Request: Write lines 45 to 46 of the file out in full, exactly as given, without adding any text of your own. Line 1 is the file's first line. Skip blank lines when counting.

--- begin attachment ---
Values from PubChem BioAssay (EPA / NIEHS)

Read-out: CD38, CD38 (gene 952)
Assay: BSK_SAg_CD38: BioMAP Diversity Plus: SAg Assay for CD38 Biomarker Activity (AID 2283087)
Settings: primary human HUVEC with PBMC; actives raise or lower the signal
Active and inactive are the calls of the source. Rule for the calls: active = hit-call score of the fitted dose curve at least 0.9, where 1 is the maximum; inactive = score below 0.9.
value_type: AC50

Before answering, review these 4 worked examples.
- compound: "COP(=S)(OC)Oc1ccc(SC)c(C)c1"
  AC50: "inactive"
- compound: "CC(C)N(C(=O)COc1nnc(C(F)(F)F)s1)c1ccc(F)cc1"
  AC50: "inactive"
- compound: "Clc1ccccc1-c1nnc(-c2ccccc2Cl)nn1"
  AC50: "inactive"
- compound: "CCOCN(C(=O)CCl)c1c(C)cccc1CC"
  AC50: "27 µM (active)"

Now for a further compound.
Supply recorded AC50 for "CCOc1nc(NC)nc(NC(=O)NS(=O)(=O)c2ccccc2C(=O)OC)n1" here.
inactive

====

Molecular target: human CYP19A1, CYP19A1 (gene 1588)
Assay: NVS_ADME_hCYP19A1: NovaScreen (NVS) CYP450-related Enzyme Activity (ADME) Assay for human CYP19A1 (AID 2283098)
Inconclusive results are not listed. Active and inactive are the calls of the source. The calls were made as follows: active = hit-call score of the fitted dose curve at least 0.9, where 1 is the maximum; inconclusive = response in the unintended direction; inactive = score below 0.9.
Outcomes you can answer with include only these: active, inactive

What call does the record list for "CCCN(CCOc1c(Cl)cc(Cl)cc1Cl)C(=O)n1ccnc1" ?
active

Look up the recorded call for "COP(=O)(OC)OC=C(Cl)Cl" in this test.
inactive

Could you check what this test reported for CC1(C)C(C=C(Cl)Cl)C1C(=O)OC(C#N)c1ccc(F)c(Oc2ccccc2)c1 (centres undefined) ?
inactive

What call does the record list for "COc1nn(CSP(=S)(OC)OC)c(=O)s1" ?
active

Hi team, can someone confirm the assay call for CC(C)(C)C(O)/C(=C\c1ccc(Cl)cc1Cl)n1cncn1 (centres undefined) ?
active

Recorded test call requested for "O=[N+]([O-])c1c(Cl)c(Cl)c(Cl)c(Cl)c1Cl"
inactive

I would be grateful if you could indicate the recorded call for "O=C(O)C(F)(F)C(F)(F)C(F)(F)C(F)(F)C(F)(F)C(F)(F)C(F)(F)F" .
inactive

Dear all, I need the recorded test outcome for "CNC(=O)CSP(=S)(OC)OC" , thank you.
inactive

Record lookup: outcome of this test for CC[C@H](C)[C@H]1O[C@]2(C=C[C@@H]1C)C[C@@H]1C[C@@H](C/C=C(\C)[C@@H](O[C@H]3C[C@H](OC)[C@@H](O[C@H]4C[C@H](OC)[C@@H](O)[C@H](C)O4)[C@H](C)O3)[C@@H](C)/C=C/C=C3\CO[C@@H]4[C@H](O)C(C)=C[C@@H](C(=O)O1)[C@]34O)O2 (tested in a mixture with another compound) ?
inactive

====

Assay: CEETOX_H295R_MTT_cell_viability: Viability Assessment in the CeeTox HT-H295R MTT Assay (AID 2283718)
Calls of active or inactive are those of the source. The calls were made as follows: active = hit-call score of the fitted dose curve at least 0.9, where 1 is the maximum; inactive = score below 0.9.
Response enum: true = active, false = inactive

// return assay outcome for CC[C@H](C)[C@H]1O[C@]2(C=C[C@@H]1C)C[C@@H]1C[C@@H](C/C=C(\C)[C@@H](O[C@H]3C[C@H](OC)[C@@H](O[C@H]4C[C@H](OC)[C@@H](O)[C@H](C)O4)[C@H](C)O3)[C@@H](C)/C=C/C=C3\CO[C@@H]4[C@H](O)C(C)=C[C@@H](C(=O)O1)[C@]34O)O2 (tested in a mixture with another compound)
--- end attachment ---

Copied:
Response enum: true = active, false = inactive

// return assay outcome for CC[C@H](C)[C@H]1O[C@]2(C=C[C@@H]1C)C[C@@H]1C[C@@H](C/C=C(\C)[C@@H](O[C@H]3C[C@H](OC)[C@@H](O[C@H]4C[C@H](OC)[C@@H](O)[C@H](C)O4)[C@H](C)O3)[C@@H](C)/C=C/C=C3\CO[C@@H]4[C@H](O)C(C)=C[C@@H](C(=O)O1)[C@]34O)O2 (tested in a mixture with another compound)